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The Great Depression 1929-33: A Sources Assignment

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The Great Depression 1929-33: A Sources Assignment Question 1: Source A is an election poster published by the Democratic Party during the Depression. It is a cynical portrayal, mocking the Republican Party's beliefs. It implies that their policies have no foundations by telling people to smile and hope the Depression will go away, 'This wonderful little gadget will solve the problems of the Nation'. It also says 'WARNING - Do not risk Federal arrest by looking glum'. This is a subtle, sardonic reference to the Bonus Marchers, who had fought in the First World War and who, in May 1932 marched to demand immediate payment of the bonus they had been promised by the government. The quote from the poster refers to the way the government put down the protesters by arresting people and using violence. This poster gives us evidence about the beliefs of the Democratic Party and the methods employed by it to gain support. However, as the poster is a piece of propaganda and aims to persuade people to support their party it is biased and opinionated. This means that it may be over exaggerated for effect and comedy value. The truth may have been stretched to make a joke of it and win people's support. ...read more.


It was created in October 1929 (at the time of the Wall Street crash) and was probably painted by someone with direct experience of the Crash. However it is quite an abstract painting, which different people may interpret in different ways. Source E is a set of statistics showing the changes in the price of shares of leading US companies between September and November 1929. They seem to be quite accurate as to the general change in prices but they are 'from official figures' which means their accuracy depends on the accuracy of the figures from which they are compiled. These figures could have been adjusted to support an argument, and they lack detail that may improve their reliability. I think that Source E is more useful to a historian studying the Wall Street Crash because the statistics are more factual. There is very little factual information supplied by Source D and its usefulness could depend on the historian's interpretation of the painting. However the statistics although not completely sound are more reliable and useful as evidence because they are factual. Question 4 Source E is from a popular song of 1932. It tells of how the protagonist thought he was 'building a dream' on the way to 'peace and glory' for his country but he is now standing in the bread line. ...read more.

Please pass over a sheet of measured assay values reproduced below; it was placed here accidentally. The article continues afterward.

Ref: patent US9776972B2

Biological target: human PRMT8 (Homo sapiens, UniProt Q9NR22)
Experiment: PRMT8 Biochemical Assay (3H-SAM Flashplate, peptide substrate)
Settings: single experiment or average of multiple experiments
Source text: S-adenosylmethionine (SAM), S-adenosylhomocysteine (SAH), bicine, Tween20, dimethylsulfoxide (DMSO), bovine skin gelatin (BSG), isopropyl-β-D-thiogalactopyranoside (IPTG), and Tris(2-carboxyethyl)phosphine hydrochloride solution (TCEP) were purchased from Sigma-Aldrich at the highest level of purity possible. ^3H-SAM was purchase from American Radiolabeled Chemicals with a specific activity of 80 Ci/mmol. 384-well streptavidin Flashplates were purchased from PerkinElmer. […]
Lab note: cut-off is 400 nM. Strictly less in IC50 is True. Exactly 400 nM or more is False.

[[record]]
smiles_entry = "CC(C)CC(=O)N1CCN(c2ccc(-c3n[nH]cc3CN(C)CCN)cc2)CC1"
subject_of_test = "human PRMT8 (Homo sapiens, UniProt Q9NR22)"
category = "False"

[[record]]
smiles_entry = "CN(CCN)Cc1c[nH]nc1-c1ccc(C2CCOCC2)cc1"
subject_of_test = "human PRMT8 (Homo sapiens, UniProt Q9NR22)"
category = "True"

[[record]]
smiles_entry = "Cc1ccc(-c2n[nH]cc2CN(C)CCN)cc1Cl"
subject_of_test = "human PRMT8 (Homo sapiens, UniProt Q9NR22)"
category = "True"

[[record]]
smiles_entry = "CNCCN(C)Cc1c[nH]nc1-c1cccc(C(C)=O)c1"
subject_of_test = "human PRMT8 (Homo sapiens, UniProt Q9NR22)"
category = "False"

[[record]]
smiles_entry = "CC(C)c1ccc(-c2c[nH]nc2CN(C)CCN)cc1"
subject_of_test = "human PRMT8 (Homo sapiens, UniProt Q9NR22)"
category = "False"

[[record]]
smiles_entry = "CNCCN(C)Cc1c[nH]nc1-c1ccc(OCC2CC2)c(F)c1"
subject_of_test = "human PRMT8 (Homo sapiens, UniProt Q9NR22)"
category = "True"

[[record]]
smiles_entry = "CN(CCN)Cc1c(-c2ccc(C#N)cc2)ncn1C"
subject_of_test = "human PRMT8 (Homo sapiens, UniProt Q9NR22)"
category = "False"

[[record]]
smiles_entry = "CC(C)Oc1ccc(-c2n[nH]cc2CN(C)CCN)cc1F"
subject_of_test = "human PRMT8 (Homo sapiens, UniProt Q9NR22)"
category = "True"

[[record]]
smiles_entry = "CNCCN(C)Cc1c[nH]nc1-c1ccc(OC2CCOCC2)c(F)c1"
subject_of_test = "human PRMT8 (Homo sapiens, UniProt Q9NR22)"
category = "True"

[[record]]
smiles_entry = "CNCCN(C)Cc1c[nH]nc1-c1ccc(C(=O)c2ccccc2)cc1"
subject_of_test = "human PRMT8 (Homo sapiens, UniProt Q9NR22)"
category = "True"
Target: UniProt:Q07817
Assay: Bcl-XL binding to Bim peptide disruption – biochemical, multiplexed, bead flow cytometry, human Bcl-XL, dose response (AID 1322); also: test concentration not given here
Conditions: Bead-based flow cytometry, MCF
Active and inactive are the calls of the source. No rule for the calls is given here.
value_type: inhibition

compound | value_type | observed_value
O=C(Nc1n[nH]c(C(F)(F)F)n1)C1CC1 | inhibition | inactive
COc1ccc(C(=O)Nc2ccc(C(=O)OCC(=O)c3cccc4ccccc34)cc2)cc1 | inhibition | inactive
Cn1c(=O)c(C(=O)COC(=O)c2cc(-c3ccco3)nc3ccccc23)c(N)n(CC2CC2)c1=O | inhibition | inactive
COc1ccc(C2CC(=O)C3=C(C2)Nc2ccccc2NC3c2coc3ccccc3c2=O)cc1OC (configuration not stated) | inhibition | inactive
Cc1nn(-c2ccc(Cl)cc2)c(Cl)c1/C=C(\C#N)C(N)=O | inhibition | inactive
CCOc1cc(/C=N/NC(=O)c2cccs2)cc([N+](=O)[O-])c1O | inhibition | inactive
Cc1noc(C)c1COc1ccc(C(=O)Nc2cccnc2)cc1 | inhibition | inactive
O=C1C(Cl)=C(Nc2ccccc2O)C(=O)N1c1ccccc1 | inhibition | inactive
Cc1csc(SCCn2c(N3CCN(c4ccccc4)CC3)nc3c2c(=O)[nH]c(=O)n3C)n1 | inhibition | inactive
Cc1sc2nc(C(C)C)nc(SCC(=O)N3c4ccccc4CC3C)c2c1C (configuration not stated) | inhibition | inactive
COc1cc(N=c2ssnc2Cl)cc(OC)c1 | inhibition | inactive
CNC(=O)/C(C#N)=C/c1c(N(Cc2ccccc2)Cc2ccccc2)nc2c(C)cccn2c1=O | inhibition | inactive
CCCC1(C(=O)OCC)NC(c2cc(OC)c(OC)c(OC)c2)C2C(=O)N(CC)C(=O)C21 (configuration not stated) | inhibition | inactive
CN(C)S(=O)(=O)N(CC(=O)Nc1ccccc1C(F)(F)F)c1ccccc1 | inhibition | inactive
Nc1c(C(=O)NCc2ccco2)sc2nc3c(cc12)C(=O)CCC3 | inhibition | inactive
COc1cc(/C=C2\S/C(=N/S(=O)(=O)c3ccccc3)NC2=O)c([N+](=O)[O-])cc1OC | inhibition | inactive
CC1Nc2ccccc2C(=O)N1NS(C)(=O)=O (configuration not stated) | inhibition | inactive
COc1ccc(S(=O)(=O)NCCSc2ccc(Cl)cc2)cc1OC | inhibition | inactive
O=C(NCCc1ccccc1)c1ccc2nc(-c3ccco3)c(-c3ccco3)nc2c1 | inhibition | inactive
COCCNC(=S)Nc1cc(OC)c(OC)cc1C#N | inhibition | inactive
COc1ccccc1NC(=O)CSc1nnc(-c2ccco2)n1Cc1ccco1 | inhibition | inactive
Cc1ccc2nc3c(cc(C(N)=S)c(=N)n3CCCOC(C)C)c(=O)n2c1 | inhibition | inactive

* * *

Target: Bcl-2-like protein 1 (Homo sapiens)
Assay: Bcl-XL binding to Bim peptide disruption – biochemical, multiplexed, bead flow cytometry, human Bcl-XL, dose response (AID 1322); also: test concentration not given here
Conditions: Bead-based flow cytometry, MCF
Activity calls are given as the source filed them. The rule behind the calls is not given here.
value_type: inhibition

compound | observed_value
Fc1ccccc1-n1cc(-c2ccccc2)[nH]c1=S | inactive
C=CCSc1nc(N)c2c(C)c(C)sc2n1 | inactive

Source D does not tell us anything about the poorer people as it does not distinguish between the rich and the poor. Source E also does not give much of idea about the suffering of the poor, as statistics do not go into enough detail to tell us this. Source F probably says the most about poor people. The person who wrote the song tells us about waiting in line for bread and begging for money. I do not think that the poor suffered most as a result of the Great Depression because the people who were already poor did not have much to loose. If they were very poor before the Depression, the Depression had little or no effect on them. I think that the people who suffered the most were the working classes who had worked hard all their lives and earned their money. They lost the most during the Wall Street Crash, because the Rich did not loose enough to affect them and the poor lost nothing at all. Therefore I think that it was not the poor but the working classes who suffered the most because they lost what they had worked their whole lives for. Name: Sarah Shea Candidate Number: Centre: Nonsuch High School Centre Number: 14723 Syllabus: SEG syllabus B Examination Session: 2001 ...read more.

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